Praising Mr Cook as the "outstanding Parliamentarian of his generation", many leading Labour Party figures, including Lord Kinnock of Bedwelty, the former Labour leader, said they expected he would have been recalled to the Cabinet under Gordon Brown.
David Blunkett, the Work and Pensions Secretary, said Mr Cook, 59, who resigned in protest over the war on Iraq, could have been recalled to the Cabinet by Tony Blair. "Our hearts go out to Robin's sons and Gaynor, and also to Margaret [his first wife] who despite the bitterness of the break-up will be feeling great hurt and sorrow today.
Peter Hain, the Northern Ireland Secretary, who worked closely with him in the Foreign Office, said: "He was in the prime of his life, loving his marriage to Gaynor, and enjoying himself after leaving the Cabinet, branching out as a writer, and much in-demand as constituency Labour Party after-dinner speaker. He was too important a figure to be left outside the front line of British politics for long. That makes his untimely death all the more tragic.
"We disagreed about Iraq. He resigned as a matter of principle, but without the rancour or bitterness that a lesser politician could have caused. I am sure that in spite of his disagreement, he did not want to damage the Blair Government."
Mr Cook's widow, Gaynor, who fought for 40 minutes to save him, identified his body at Raigmore Hospital in Inverness yesterday.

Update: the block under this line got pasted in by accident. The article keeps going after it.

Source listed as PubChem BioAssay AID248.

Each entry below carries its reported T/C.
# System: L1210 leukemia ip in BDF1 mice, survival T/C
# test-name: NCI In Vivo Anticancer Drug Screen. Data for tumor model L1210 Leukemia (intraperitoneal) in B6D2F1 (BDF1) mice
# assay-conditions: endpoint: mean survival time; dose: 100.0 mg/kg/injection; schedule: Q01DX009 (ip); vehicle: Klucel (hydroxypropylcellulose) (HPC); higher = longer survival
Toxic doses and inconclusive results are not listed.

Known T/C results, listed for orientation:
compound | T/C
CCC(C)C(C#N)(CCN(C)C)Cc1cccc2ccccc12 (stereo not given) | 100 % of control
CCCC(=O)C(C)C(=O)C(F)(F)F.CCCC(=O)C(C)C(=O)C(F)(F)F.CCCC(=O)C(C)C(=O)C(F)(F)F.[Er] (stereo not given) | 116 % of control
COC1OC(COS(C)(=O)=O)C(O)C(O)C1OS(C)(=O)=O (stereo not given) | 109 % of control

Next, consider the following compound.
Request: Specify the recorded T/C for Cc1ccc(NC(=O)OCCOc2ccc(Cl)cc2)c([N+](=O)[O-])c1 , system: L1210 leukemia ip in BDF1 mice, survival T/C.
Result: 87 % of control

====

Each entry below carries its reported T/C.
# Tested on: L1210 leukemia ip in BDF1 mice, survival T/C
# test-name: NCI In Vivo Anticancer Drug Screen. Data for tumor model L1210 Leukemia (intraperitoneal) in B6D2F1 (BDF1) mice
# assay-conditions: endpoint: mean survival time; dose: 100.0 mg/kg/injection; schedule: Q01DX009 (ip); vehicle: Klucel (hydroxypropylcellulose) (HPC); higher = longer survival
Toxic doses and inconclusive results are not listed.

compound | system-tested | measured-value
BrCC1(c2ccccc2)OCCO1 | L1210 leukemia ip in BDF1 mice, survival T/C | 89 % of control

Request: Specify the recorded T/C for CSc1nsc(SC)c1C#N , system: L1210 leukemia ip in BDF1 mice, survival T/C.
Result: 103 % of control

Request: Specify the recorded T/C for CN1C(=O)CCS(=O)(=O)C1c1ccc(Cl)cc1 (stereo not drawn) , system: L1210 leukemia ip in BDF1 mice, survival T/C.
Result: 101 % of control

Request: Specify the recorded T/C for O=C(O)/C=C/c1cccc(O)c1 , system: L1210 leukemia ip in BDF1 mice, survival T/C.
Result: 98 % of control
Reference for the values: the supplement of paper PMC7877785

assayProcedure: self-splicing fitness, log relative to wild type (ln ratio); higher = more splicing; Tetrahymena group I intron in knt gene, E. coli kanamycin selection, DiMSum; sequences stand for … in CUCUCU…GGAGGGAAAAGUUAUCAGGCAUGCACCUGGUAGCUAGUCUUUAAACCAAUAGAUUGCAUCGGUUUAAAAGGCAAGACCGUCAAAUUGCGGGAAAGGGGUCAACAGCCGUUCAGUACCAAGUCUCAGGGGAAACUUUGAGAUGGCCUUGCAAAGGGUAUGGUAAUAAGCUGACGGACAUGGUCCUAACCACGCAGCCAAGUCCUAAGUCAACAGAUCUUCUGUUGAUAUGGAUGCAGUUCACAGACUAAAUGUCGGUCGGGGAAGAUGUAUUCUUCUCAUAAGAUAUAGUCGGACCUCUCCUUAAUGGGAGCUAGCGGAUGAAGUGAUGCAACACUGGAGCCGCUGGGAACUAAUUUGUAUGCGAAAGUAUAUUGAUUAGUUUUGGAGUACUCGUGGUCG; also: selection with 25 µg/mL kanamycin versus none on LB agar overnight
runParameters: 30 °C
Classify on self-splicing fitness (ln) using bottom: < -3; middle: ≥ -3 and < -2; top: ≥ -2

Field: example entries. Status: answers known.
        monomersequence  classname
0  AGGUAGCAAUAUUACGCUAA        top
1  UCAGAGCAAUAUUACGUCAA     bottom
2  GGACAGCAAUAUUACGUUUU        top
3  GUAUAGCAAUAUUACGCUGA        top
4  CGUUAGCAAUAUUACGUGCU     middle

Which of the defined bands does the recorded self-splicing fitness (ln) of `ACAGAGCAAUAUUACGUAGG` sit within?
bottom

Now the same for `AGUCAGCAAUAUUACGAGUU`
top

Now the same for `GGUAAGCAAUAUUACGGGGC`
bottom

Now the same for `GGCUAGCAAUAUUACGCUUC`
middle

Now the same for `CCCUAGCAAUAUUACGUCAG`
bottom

Mrs Cooke, 48, arrived at the mortuary building with the protective arm of Jim Devine, Mr Cook's election agent, around her shoulder,and said nothing to reporters. She left after about 20 minutes and later returned to the couple's home in Edinburgh.
Mrs Cook was walking with her husband on 2,365ft Ben Stack in a remote region of Sutherland on Saturday. They were at about 1,600ft when he suffered an apparent heart attack and fell. She summoned the help of another walker, who called the emergency services on his mobile phone. A coastguard helicopter was diverted from Stornoway on the Isle of Lewis.
George Chrossan, a coastguard, said: "When I arrived at the scene, Gaynor and a passer-by were trying to resuscitate him. Gaynor was giving him the kiss of life and the man was doing chest compressions. Gaynor said he had just suddenly collapsed and stopped breathing ... He had not complained of any pain."
He was winched to the helicopter and was pronounced dead shortly after his arrival at the hospital. Mrs Cook walked down the mountain with the passer-by who had tried to help.
Mr Cook said in his memoirs, Point of Departure, that he once fainted in 2002 because he was taking medication for blood pressure, but had been in good health.
His former wife, Margaret, said their two sons Christopher 31, and Peter, 30 were "gutted" and were heading to Scotland.
Lord Falconer, the Lord Chancellor, said: "He had a huge amount to contribute. He was still a very big figure in British politics. I don't know how history will view the Iraq intervention, but Labour has lost one of its greatest figures today."
Michael Howard, the Tory leader, said: "Robin Cook was paramount in parliamentary debate. It is a particular tragedy that his life has been cut short because his career was unfulfilled ... there was more to come."
The UN Secretary General Kofi Annan paid tribute to Mr Cook as a "partner on a wide range of issues".
The US Secretary of State Condoleezza Rice paid tribute to a "passionate defender of human freedom and dignity."
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